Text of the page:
Unicode for emoji - string concatenation


I’m not understanding the behaviour when including unicode inside a string which is then string concatenated. The resulting string is not known when streamed into a file.

Here’s something that works:
"❔ foobar" -> "❔ foobar"
This works
"\u2754 foobar" -> "❔ foobar"

This doesn’t work:
"❔" <> "foobar" -> �
Neither does this
"\u2754" <> "foobar" -> �

What am I missing?

works for me:

Erlang/OTP 22 [erts-10.7] [source] [64-bit] [smp:2:2] [ds:2:2:10] [async-threads:1] [hipe]

Interactive Elixir (1.10.3) - press Ctrl+C to exit (type h() ENTER for help)
iex(1)> "❔" <> "foobar"

Well, my terminal doesn’t support emojis :frowning: but if I run

iex(1)> IO.inspect("\u274c")

Or more simply

iex(1)> “\u274c”

No closing double quote …

Is your terminal not in UTF8 mode?

+U274c is represented by these 3 bytes in utf8: 0xE2 0x9D 0x8C.

If your terminal doesn’t support utf8, then you should probably inspect on a byte level rather than printed representation.

As you have not specified your terminals encoding, basically everything can be triggered by these bytes.

Assuming latin-X, which is often used in the windows world, then the 8x and 9x bytes are not used and can cause weirdnesses.


You gave me fresh motivation to fix this. The fix to render of emoji in the VS Code terminal was a new Win10 feature called “Beta: Use Unicode UTF-8 for worldwide language support”. iex.bat still freezes in Powershell (no iex prompt), and it makes no difference to the command prompt. The fix works in hyper terminal too (but that’s using Powershell).
However, the issue with the behaviour of the code remains, but I can now see emojis in the terminal [baby steps] (see below).

Okay, it appears the problem occurs ‘just’ with the 5 character emojis (just happened to be the one I was using)

iex(16)> “\u274c” <> " foobar"
:x: foobar”
iex(17)> “\u1f517” <> " foobar"
“ὑ7 foobar”
iex(18)> “\u2754” <> " foobar"
:grey_question: foobar”
iex(19)> “\u1F49A” <> " foobar"
“ὉA foobar”

I’m not sure where to go with this, but I’ve found the exmoji library and that might help. Back to this tomorrow :slight_smile:

thanks for the help

iex(1)> "\u274c" <> " foobar"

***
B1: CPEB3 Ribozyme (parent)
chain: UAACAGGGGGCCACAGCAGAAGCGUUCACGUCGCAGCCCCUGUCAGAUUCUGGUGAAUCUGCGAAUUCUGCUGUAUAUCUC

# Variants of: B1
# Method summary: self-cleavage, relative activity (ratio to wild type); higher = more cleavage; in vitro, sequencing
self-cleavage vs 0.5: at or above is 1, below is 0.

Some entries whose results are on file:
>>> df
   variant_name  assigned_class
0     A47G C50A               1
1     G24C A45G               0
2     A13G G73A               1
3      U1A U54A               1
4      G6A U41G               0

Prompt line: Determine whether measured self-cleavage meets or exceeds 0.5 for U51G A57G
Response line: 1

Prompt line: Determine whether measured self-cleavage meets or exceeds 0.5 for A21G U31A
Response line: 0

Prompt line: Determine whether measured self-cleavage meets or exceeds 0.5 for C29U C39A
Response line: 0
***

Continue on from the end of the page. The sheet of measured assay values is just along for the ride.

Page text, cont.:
"❌ foobar"
iex(2)> "\u1f517" <> " foobar"
"ὑ7 foobar"
iex(3)> "\u2754" <> " foobar"
"❔ foobar"
iex(4)> "\u1F49A" <> " foobar"
"ὉA foobar"

This is how it looks for me.

As \u takes 4 digit hex, there are additional characters attached to the second and fourth example.

Not sure what you mean by “3 character emojis”.

I think I need to use surrogate pairs. The link emoji :link: is D83D + DD17. Not sure of the syntax in Elixir.

iex> << 0x1F517 :: utf8 >>

iex> << 0xF0, 0x9F, 0x94, 0x97 >>

iex> << 0xF0, 0x9F, 0x94, 0x97>> == << 0x1f517 :: utf8 >>

d8 3d dd 17 is the UTF16 representation. Elixir is a UTF8 language where the encoding is f0 9f 94 97.


Kip, many thanks.

Just a quick question. How do you find << 0xF0, 0x9F, 0x94, 0x97 >>?

<< 0x1F49A :: utf8 >> works just fine though as does using the emoji picker in Windows to paste the emoji into the VS Code editor (which was the approach I was taking).

The usual mess of conflicting results led me down the wrong path, but I’ve learnt something along the way … my actual problem was a clumsy piece of regex using class names that didn’t include the emoji bytes(?) :smile:

With a little bit of erlang magic:

iex> :erlang.binary_to_list << 0x1f517 :: utf8 >>       
[240, 159, 148, 151]

I have a unicode library that examines code points. For example:

iex> Unicode.category << 0x1F49A :: utf8 >>             
iex> Unicode.properties << 0x1F49A :: utf8 >>                                                                          
[[:emoji, :grapheme_base]]

Unfortunately the Regex module doesn’t support the Unicode character class [:So:]. Or any other Unicode character classes. I have another lib unicode_set that has some support for Unicode character classes. But regexes not yet - soon though.

iex(2)> IEx.configure inspect: [base: :hex]
iex(3)> << 0x1f517 :: utf8 >>
<<0xF0, 0x9F, 0x94, 0x97>>
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